this was a very upsetting read… Rachel McDermott is one of the most caring and supportive educators I’ve ever encountered in my life. She offered advice, and the student surely could have acted on her own free will to enroll in the class despite McDermott’s words of caution. I am a Jewish alumna of Barnard College; how this is anti-semitism/discrimination completely eludes me.

Paul Lawrence Rose says:

This is a disgraceful manufacture into a civil rights issue of a case where Prof. McDermott did precisely the right thing morally and professionally into warning the student off a course by Massad. Any responsible advisor would have exactly the same thing. Prof. McDermott did not censor the student or prohibit her from taking the course. It was sincere and responsible advice given for the student’s own welfare. The student was free to take the course had she so wished. The result of this idiotic and slanderous attack on Prof. McDermott will be to dissuade any faculty from criticizing such irresponsible and un-scholarly courses such as Massad’s.
Center for Research on Antisemitism, The Pennsylvania State University

Dubala says:

The title of this article is unfair to all. This is really about “steering.” I’m sorry that this apparently thoughtful student didn’t trust herself to take the course and delve into the fray and see what she could learn or offer.

Bari Weiss says:

@ Barnard Alum ’08 — I’d love to talk to you about your experience. bweiss@tabletmag.com or 212-920-3676

Paul Lawrence Rose says:

This is a disgraceful manufacture into a civil rights issue of a case where Prof. McDermott did precisely the right thing morally and professionally bywarning the student off a course by Massad. Any responsible advisor would have exactly the same thing. Prof. McDermott did not censor the student or prohibit her from taking the course. It was sincere and responsible advice given for the student’s own welfare. The student was free to take the course had she so wished. The result of this idiotic and slanderous attack on Prof. McDermott will be to dissuade any faculty from criticizing such irresponsible and un-scholarly courses such as Massad’s.
Center for Research on Antisemitism, The Pennsylvania State University

This is further exacerbated by the large sums of monies thrown at these departments by Saudi Arabia and other Arab countries. They distort academia in the US through significant donations and follow-up pressure. The Yale case earlier this year while not steering is an example of manipulating curricula and programs through donation programs.The University of Texas is another example. I thought this article was very well written.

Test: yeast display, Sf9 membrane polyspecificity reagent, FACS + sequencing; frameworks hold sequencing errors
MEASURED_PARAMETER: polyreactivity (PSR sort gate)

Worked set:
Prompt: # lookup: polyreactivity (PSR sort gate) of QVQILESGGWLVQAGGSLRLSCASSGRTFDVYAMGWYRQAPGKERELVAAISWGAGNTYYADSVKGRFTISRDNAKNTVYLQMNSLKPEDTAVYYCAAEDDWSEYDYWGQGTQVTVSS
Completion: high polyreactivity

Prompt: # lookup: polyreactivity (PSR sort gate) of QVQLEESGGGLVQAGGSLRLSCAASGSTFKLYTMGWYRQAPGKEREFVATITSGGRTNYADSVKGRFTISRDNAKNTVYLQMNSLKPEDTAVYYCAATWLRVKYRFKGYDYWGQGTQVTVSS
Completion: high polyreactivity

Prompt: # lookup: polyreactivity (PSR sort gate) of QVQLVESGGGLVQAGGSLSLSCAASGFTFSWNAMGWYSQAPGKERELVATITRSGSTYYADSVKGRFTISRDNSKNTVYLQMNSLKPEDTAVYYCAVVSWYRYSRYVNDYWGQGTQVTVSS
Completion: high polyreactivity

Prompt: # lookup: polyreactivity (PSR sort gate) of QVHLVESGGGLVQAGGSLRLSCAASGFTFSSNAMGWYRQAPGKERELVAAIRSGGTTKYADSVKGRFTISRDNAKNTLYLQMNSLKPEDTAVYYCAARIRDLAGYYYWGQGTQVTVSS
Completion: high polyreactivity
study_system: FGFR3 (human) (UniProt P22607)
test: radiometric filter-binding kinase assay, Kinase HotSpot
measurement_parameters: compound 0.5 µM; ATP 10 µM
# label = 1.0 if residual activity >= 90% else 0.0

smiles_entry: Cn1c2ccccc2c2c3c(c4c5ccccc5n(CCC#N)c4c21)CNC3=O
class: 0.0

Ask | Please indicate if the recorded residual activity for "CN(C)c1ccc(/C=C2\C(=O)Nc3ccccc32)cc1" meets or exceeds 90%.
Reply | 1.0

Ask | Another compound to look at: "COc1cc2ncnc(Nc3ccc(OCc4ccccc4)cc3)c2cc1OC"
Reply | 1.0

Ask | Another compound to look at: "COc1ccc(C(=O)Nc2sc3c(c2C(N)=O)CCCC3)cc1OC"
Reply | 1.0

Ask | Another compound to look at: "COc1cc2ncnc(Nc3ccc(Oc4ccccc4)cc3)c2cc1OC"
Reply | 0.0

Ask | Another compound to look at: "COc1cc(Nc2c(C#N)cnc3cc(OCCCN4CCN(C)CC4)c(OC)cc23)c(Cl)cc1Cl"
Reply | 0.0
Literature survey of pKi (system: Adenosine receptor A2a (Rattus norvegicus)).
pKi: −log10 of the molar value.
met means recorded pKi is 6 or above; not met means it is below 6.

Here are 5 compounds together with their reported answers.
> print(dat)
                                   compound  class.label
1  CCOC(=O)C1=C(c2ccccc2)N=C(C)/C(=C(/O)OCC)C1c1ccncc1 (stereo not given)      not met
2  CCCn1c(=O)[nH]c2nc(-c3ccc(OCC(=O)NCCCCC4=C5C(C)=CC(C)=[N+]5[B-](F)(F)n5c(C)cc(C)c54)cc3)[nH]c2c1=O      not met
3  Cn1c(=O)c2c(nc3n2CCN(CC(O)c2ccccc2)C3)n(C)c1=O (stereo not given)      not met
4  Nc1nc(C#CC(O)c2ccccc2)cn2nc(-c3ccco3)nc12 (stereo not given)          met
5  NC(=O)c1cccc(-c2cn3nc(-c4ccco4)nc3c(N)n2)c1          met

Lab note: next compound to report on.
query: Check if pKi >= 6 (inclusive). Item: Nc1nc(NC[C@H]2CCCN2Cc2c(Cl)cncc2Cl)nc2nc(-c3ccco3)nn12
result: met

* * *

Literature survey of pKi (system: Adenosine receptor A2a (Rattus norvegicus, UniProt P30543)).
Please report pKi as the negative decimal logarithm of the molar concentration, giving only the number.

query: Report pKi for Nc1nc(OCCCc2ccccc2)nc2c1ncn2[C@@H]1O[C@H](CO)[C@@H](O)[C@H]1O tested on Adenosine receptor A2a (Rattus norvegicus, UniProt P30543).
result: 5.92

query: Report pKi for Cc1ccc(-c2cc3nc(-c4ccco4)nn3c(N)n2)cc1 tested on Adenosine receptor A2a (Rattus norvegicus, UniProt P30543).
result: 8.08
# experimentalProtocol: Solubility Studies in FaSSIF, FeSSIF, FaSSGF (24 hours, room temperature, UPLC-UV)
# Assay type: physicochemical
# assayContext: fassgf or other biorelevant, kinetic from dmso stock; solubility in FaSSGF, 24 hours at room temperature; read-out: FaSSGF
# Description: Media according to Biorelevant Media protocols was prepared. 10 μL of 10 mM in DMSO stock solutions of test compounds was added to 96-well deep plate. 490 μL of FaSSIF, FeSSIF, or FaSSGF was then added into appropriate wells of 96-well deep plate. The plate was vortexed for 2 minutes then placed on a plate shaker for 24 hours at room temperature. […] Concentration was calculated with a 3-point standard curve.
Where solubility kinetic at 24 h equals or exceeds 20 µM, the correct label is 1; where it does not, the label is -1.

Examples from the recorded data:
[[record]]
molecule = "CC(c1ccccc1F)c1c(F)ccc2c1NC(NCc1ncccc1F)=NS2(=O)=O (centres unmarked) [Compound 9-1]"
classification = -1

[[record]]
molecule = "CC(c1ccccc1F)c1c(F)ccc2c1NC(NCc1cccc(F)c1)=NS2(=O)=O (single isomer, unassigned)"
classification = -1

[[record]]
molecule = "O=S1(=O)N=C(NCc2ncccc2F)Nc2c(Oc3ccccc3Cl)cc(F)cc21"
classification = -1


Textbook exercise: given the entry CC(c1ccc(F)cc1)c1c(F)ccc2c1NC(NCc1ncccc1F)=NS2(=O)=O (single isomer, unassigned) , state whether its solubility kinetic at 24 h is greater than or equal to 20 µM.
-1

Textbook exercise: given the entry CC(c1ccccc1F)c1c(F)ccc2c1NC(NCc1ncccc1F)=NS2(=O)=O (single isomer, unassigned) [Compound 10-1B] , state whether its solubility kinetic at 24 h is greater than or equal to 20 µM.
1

Many of you are missing the point. McDermott may very well be, and is likely, a wonderful person and was acting in what she thought was the student’s best interest. The reason this is an issue is because of what it says about Massad. If advisers feel the need to steer Jewish students away from Massad for their own protection, then perhaps there needs to be a closer look at Massad. Lee may be right to defend Massad in this case because there are no allegations against him. But the essential logic of the chain connecting McDermott’s actions to Massad is still sound.

p.s. to whoever moderates this thing, maybe put a lid on Jules.

Lynne T says:

Dave: in a way, it’s just as well that Jules is allowed to leave comments as incoherent and pointless as the one he left at October 7, 2011, 10:26 AM. If I recall correctly, the show of children’s art from Gaza was cancelled largely because it included art by adults that was being passed off as that of children. As for the art that was produced by children, one cannot help but suspect that the subject matter, whatever it was, was heavily influenced by the agenda of the exhibit’s supporters. Jules, of course, would be clueless about the extent to which Hamas dictates what is taught to the children of Gaza to ensure a steady supply of “martyrs” rather than minds that are open to political resolution of the conflict between Israel and the Palestinians.